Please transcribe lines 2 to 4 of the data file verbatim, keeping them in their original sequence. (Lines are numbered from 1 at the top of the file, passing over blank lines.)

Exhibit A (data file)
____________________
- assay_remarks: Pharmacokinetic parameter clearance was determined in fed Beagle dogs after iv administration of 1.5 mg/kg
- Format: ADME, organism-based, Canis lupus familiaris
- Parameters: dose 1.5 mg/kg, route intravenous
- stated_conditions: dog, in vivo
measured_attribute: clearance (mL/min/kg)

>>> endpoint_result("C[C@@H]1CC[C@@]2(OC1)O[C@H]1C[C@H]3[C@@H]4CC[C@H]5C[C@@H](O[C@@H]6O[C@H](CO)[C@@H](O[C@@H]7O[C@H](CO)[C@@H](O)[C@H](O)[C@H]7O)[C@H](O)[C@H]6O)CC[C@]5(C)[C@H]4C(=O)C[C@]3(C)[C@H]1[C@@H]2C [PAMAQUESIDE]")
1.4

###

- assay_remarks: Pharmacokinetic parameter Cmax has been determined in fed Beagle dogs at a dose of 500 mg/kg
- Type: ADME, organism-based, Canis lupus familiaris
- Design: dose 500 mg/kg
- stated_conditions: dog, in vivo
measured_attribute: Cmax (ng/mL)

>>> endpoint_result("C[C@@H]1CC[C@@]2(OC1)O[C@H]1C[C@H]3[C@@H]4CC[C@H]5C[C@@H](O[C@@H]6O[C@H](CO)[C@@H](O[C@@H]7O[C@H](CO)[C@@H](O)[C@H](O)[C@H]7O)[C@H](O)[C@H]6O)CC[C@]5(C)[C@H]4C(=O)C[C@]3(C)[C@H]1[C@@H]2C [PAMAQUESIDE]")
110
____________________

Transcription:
- Format: ADME, organism-based, Canis lupus familiaris
- Parameters: dose 1.5 mg/kg, route intravenous
- stated_conditions: dog, in vivo